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Abstract

In the recent years structural health monitoring (SHM) has gathered spectacular attention in civil engineering applications. Application of such composites enable to improve the safety and performance of structures. Recent advances in nanotechnology have led to development of new family of sensors – self-sensing materials. These materials enable to create the so-called “smart concrete” exhibiting self-sensing ability. Application of selfsensing materials in cement-based materials enables to detect their own state of strain or stress reflected as a change in their electrical properties. The variation of strain or stress is associated with the variation in material’s electrical characteristics, such as resistance or impedance. Therefore, it is possible to efficiently detect and localize crack formation and propagation in selected concrete element. This review is devoted to present contemporary developments in application of nanomaterials in self-sensing cement-based composites and future directions in the field of smart structures.
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Abstract

The aim of this paper is to present characteristics, toxicity and environmental behavior of nanoparticles (NPs) (silver, copper, gold, zinc oxide, titanium dioxide, iron oxide) that most frequently occur in consumer products. In addition, NPs are addressed as the new aquatic environmental pollutant of the 21st century. NPs are adsorbed onto particles in the aquatic systems (clay minerals, fulvic and humic acids), or they can adsorb environmental pollutants (heavy metal ions, organic compounds). Nanosilver (nAg) is released from consumer products into the aquatic environment. It can threaten aquatic organisms with high toxicity. Interestingly, copper nanoparticles (Cu-NPs) demonstrate higher toxicity to bacteria and aquatic microorganisms than those of nanosilver nAg. Their small size and reactivity can cause penetration into the tissues and interfere with the metabolic systems of living organisms and bacterial biogeochemical cycles. The behavior of NPs is not fully recognized. Nevertheless, it is known that NPs can agglomerate, bind with ions (chlorides, sulphates, phosphates) or organic compounds. They can also be bound or immobilized by slurry. The NPs behavior depends on process conditions, i.e. pH, ionic strength, temperature and presence of other chemical compounds. It is unknown how NPs behave in the aquatic environment. Therefore, the research on this problem should be carried out under different process conditions. As for the toxicity, it is important to understand where the differences in the research results come from. As NPs have an impact on not only aquatic organisms but also human health and life, it is necessary to recognize their toxic doses and know standards/regulations that determine the permissible concentrations of NPs in the environment.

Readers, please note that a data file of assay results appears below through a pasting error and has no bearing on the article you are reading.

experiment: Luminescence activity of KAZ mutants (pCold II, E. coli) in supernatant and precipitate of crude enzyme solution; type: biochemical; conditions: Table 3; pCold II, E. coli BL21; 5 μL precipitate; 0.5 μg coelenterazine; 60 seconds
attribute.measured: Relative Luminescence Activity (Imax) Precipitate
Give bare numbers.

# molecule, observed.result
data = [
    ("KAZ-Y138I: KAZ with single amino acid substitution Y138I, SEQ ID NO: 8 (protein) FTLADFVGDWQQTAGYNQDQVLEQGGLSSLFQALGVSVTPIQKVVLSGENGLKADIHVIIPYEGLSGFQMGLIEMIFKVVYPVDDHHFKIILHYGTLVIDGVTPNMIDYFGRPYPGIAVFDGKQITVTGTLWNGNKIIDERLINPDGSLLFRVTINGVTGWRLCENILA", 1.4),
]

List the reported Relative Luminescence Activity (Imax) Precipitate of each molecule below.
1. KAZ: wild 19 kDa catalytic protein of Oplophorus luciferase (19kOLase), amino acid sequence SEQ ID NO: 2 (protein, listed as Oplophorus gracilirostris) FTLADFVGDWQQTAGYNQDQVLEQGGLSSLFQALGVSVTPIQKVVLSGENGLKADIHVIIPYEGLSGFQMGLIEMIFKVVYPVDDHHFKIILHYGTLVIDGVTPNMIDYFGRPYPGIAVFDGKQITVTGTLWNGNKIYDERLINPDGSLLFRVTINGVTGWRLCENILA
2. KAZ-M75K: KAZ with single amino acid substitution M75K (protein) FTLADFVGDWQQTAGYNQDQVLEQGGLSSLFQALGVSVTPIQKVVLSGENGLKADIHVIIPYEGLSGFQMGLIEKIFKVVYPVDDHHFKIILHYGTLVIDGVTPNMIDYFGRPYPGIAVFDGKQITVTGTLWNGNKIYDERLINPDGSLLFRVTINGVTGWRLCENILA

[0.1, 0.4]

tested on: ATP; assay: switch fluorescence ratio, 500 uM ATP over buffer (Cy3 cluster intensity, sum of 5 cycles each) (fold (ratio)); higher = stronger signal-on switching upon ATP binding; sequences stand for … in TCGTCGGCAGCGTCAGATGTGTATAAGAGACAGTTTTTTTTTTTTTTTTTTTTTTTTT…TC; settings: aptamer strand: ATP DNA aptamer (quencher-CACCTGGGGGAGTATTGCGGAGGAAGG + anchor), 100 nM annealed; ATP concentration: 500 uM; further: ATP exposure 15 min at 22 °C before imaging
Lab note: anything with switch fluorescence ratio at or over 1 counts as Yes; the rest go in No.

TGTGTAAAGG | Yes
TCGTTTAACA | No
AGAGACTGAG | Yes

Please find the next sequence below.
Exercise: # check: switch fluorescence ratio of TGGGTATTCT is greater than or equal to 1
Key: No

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Abstract

Hybrid filter material was obtained via modification of polypropylene (PP) nonwoven with nanosize zinc oxide particles of a high aspect ratio. Modification was conducted as a three-step process, a variant of hydrothermal method used for synthesis of nano-ZnO, adopted for coating three dimensional polymeric nonwoven filters. The process consisted of plasma treatment of nonwoven to increase its wettability, deposition of ZnO nanoparticles and low temperature hydrothermal growth of ZnO rods. The modified nonwovens were investigated by a high resolution scanning electron microscopy (HR-SEM). It has been found that the obtained hybrid filters offer a higher filtration efficiency, in particular for so called most penetrating particle sizes.
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